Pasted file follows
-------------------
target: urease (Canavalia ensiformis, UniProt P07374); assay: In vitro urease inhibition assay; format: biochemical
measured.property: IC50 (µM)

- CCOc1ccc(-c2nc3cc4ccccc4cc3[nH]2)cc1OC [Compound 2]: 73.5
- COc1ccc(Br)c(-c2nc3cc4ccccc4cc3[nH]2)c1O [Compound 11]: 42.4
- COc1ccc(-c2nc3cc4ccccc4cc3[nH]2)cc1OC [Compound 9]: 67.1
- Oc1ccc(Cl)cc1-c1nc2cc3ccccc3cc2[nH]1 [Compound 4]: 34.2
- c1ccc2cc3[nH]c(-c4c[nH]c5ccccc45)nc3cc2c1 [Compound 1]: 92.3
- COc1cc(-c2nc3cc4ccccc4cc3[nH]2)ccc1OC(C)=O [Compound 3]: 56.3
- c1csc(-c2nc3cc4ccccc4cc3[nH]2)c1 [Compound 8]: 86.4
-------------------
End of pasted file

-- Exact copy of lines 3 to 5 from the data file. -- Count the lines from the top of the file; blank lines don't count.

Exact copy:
- CCOc1ccc(-c2nc3cc4ccccc4cc3[nH]2)cc1OC [Compound 2]: 73.5
- COc1ccc(Br)c(-c2nc3cc4ccccc4cc3[nH]2)c1O [Compound 11]: 42.4
- COc1ccc(-c2nc3cc4ccccc4cc3[nH]2)cc1OC [Compound 9]: 67.1